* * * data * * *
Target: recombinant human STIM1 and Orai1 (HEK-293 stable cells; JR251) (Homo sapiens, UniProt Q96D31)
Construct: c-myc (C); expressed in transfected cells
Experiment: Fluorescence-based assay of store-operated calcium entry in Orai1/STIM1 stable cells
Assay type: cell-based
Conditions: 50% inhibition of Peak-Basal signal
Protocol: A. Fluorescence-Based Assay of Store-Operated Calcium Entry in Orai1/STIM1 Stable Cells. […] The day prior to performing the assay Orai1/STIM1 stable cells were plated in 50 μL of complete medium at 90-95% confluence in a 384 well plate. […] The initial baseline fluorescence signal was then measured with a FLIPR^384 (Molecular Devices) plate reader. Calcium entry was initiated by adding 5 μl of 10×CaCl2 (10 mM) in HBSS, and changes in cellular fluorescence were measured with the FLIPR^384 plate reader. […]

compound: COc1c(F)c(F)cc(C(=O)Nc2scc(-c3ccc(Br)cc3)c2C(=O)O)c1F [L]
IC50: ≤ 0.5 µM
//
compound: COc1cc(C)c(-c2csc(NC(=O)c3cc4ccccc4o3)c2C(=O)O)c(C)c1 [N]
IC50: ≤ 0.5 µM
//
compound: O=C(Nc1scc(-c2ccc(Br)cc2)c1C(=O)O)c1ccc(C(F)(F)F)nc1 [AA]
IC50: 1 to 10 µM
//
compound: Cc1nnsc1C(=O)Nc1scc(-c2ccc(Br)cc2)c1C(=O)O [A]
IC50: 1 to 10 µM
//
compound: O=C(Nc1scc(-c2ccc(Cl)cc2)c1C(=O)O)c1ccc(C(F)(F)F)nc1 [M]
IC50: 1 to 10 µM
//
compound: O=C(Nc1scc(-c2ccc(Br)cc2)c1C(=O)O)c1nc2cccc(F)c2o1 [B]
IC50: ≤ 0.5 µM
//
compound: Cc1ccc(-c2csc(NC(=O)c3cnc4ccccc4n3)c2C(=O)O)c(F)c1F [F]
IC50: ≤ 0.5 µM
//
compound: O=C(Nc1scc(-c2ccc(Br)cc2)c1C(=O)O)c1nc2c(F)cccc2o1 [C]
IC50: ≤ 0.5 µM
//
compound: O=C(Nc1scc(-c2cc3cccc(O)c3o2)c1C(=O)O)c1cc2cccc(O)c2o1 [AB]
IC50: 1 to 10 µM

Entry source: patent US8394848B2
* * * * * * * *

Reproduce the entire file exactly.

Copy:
Target: recombinant human STIM1 and Orai1 (HEK-293 stable cells; JR251) (Homo sapiens, UniProt Q96D31)
Construct: c-myc (C); expressed in transfected cells
Experiment: Fluorescence-based assay of store-operated calcium entry in Orai1/STIM1 stable cells
Assay type: cell-based
Conditions: 50% inhibition of Peak-Basal signal
Protocol: A. Fluorescence-Based Assay of Store-Operated Calcium Entry in Orai1/STIM1 Stable Cells. […] The day prior to performing the assay Orai1/STIM1 stable cells were plated in 50 μL of complete medium at 90-95% confluence in a 384 well plate. […] The initial baseline fluorescence signal was then measured with a FLIPR^384 (Molecular Devices) plate reader. Calcium entry was initiated by adding 5 μl of 10×CaCl2 (10 mM) in HBSS, and changes in cellular fluorescence were measured with the FLIPR^384 plate reader. […]

compound: COc1c(F)c(F)cc(C(=O)Nc2scc(-c3ccc(Br)cc3)c2C(=O)O)c1F [L]
IC50: ≤ 0.5 µM
//
compound: COc1cc(C)c(-c2csc(NC(=O)c3cc4ccccc4o3)c2C(=O)O)c(C)c1 [N]
IC50: ≤ 0.5 µM
//
compound: O=C(Nc1scc(-c2ccc(Br)cc2)c1C(=O)O)c1ccc(C(F)(F)F)nc1 [AA]
IC50: 1 to 10 µM
//
compound: Cc1nnsc1C(=O)Nc1scc(-c2ccc(Br)cc2)c1C(=O)O [A]
IC50: 1 to 10 µM
//
compound: O=C(Nc1scc(-c2ccc(Cl)cc2)c1C(=O)O)c1ccc(C(F)(F)F)nc1 [M]
IC50: 1 to 10 µM
//
compound: O=C(Nc1scc(-c2ccc(Br)cc2)c1C(=O)O)c1nc2cccc(F)c2o1 [B]
IC50: ≤ 0.5 µM
//
compound: Cc1ccc(-c2csc(NC(=O)c3cnc4ccccc4n3)c2C(=O)O)c(F)c1F [F]
IC50: ≤ 0.5 µM
//
compound: O=C(Nc1scc(-c2ccc(Br)cc2)c1C(=O)O)c1nc2c(F)cccc2o1 [C]
IC50: ≤ 0.5 µM
//
compound: O=C(Nc1scc(-c2cc3cccc(O)c3o2)c1C(=O)O)c1cc2cccc(O)c2o1 [AB]
IC50: 1 to 10 µM

Entry source: patent US8394848B2